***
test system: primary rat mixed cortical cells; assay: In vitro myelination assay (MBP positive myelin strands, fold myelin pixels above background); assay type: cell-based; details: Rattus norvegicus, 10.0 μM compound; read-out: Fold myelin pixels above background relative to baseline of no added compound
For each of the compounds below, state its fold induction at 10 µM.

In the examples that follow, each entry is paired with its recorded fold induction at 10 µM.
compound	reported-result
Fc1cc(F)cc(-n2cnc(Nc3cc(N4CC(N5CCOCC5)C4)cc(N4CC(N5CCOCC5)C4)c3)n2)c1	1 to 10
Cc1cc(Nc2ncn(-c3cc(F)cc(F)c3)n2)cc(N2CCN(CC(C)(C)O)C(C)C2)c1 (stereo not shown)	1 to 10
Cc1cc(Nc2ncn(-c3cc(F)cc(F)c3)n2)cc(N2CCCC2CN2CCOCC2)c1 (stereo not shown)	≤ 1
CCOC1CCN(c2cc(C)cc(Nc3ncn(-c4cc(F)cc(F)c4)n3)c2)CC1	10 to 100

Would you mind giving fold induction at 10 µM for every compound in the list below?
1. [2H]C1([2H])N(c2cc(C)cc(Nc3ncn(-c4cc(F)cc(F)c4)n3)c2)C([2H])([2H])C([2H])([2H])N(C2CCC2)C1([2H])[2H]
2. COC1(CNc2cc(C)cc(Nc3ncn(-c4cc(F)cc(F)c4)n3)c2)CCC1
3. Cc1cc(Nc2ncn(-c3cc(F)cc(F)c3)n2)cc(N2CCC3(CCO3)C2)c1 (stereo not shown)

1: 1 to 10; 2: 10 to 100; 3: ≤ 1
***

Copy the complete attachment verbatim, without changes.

test system: primary rat mixed cortical cells; assay: In vitro myelination assay (MBP positive myelin strands, fold myelin pixels above background); assay type: cell-based; details: Rattus norvegicus, 10.0 μM compound; read-out: Fold myelin pixels above background relative to baseline of no added compound
For each of the compounds below, state its fold induction at 10 µM.

In the examples that follow, each entry is paired with its recorded fold induction at 10 µM.
compound	reported-result
Fc1cc(F)cc(-n2cnc(Nc3cc(N4CC(N5CCOCC5)C4)cc(N4CC(N5CCOCC5)C4)c3)n2)c1	1 to 10
Cc1cc(Nc2ncn(-c3cc(F)cc(F)c3)n2)cc(N2CCN(CC(C)(C)O)C(C)C2)c1 (stereo not shown)	1 to 10
Cc1cc(Nc2ncn(-c3cc(F)cc(F)c3)n2)cc(N2CCCC2CN2CCOCC2)c1 (stereo not shown)	≤ 1
CCOC1CCN(c2cc(C)cc(Nc3ncn(-c4cc(F)cc(F)c4)n3)c2)CC1	10 to 100

Would you mind giving fold induction at 10 µM for every compound in the list below?
1. [2H]C1([2H])N(c2cc(C)cc(Nc3ncn(-c4cc(F)cc(F)c4)n3)c2)C([2H])([2H])C([2H])([2H])N(C2CCC2)C1([2H])[2H]
2. COC1(CNc2cc(C)cc(Nc3ncn(-c4cc(F)cc(F)c4)n3)c2)CCC1
3. Cc1cc(Nc2ncn(-c3cc(F)cc(F)c3)n2)cc(N2CCC3(CCO3)C2)c1 (stereo not shown)

1: 1 to 10; 2: 10 to 100; 3: ≤ 1